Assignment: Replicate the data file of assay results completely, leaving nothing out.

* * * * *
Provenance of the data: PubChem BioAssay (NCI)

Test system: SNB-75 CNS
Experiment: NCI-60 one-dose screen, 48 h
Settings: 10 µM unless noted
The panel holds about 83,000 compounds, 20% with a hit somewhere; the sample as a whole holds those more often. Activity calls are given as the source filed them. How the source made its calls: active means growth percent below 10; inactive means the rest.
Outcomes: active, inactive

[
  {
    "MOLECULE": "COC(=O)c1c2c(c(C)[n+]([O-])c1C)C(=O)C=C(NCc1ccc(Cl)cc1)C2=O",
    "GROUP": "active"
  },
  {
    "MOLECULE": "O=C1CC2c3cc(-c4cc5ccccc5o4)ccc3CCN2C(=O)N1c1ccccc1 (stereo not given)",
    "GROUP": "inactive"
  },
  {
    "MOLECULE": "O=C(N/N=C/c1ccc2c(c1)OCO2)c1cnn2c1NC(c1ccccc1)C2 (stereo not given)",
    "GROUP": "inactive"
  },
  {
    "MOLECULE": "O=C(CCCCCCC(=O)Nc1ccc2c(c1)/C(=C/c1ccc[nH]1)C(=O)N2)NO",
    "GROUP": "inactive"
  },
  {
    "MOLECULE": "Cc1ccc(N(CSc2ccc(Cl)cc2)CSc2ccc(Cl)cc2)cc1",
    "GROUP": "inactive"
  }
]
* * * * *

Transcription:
Provenance of the data: PubChem BioAssay (NCI)

Test system: SNB-75 CNS
Experiment: NCI-60 one-dose screen, 48 h
Settings: 10 µM unless noted
The panel holds about 83,000 compounds, 20% with a hit somewhere; the sample as a whole holds those more often. Activity calls are given as the source filed them. How the source made its calls: active means growth percent below 10; inactive means the rest.
Outcomes: active, inactive

[
  {
    "MOLECULE": "COC(=O)c1c2c(c(C)[n+]([O-])c1C)C(=O)C=C(NCc1ccc(Cl)cc1)C2=O",
    "GROUP": "active"
  },
  {
    "MOLECULE": "O=C1CC2c3cc(-c4cc5ccccc5o4)ccc3CCN2C(=O)N1c1ccccc1 (stereo not given)",
    "GROUP": "inactive"
  },
  {
    "MOLECULE": "O=C(N/N=C/c1ccc2c(c1)OCO2)c1cnn2c1NC(c1ccccc1)C2 (stereo not given)",
    "GROUP": "inactive"
  },
  {
    "MOLECULE": "O=C(CCCCCCC(=O)Nc1ccc2c(c1)/C(=C/c1ccc[nH]1)C(=O)N2)NO",
    "GROUP": "inactive"
  },
  {
    "MOLECULE": "Cc1ccc(N(CSc2ccc(Cl)cc2)CSc2ccc(Cl)cc2)cc1",
    "GROUP": "inactive"
  }
]